Age: 32 | Position: Chief of Staff and Mobilizing Director, Central Labor Council
The expression “it takes one to know one” certainly applies to Brendan Griffith’s job history in organized labor. Before accepting a prominent position in the administration of New York City’s broad coalition of organized labor, the Central Labor Council, Griffith got firsthand experience as a union member himself, parlaying a college internship with the AFL-CIO into a post-undergrad apprenticeship with the Local 40 Ironworkers union. While he says he would have been content forging a career as an ironworker, he could not turn down an opportunity to work for the CLC—despite the awkward transition at first.
“To go from being a rank-and-file union member and construction worker to working for an organization that is certainly more political in nature was challenging,” Griffith said. “But as a rank-and-file union member, you also have an opportunity to be a part of the labor movement—you are a part of the labor movement—and working for the Central Labor Council I’m working for the labor movement. It’s different roles but part of the same group.”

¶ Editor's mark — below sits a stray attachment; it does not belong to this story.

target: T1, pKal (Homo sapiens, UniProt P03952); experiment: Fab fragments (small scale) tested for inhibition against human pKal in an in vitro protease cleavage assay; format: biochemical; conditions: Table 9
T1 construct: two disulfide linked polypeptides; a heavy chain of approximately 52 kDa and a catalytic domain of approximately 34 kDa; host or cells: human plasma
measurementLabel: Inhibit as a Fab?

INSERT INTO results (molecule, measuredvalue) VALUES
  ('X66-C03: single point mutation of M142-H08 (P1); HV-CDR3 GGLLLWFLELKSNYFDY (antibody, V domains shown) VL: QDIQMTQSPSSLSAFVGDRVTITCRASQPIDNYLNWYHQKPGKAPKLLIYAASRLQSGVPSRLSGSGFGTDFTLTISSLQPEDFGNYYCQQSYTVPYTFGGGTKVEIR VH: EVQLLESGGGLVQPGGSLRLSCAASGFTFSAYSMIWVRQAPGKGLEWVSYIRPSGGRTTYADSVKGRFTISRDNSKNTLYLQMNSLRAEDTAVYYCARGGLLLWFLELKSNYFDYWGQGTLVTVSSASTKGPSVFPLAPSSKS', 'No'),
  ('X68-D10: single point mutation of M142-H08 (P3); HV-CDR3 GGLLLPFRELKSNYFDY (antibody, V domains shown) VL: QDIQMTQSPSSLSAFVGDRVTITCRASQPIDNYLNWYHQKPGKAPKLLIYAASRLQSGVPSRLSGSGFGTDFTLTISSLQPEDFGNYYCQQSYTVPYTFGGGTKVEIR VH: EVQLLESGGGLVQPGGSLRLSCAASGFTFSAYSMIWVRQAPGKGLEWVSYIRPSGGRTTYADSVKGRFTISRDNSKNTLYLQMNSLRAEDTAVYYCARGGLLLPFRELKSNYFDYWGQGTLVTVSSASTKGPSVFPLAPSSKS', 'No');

No two days are the same for Griffith at the CLC. With 300 affiliated labor organizations and over 1 million members total, he is tasked with wearing multiple hats, dealing with the varied and nuanced interests of the different unions in both the private and public sector.
“You could be talking to the Building Trades unions about an issue they’re having one day, and then the next day be talking to public sector workers. There’s a wide variety of worker organizations in New York City, and we work with all of them.”
If you weren’t working in politics or government, what would you be doing? “I’d be an ironworker and having a lot of fun.”
What is your favorite place in New York City? “Central Park.”